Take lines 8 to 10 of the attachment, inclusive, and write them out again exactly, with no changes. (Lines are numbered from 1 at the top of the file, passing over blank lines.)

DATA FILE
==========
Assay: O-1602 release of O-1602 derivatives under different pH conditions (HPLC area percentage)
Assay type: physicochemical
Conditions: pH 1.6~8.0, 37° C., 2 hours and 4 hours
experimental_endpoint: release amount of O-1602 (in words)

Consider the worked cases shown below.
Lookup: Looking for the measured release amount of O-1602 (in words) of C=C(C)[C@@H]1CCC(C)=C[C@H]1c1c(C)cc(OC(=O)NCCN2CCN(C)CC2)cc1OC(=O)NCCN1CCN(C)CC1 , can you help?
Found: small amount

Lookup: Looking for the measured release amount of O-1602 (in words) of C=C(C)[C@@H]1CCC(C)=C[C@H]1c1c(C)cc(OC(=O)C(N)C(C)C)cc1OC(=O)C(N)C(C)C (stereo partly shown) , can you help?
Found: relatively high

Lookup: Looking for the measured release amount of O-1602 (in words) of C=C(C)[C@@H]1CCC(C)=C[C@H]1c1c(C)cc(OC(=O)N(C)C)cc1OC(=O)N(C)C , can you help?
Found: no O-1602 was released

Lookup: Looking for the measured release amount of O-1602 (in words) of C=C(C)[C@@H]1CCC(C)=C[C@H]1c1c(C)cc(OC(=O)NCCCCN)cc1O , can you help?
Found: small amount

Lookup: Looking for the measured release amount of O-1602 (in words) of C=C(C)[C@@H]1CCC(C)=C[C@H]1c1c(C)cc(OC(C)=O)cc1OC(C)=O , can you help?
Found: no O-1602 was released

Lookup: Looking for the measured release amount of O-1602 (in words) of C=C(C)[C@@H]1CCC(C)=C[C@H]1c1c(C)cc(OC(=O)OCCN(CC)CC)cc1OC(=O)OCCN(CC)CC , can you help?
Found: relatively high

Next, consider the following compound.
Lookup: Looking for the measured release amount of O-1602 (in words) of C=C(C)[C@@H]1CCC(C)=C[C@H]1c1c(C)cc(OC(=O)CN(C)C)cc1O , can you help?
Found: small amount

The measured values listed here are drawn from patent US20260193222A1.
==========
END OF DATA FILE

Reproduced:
Lookup: Looking for the measured release amount of O-1602 (in words) of C=C(C)[C@@H]1CCC(C)=C[C@H]1c1c(C)cc(OC(=O)C(N)C(C)C)cc1OC(=O)C(N)C(C)C (stereo partly shown) , can you help?
Found: relatively high

Lookup: Looking for the measured release amount of O-1602 (in words) of C=C(C)[C@@H]1CCC(C)=C[C@H]1c1c(C)cc(OC(=O)N(C)C)cc1OC(=O)N(C)C , can you help?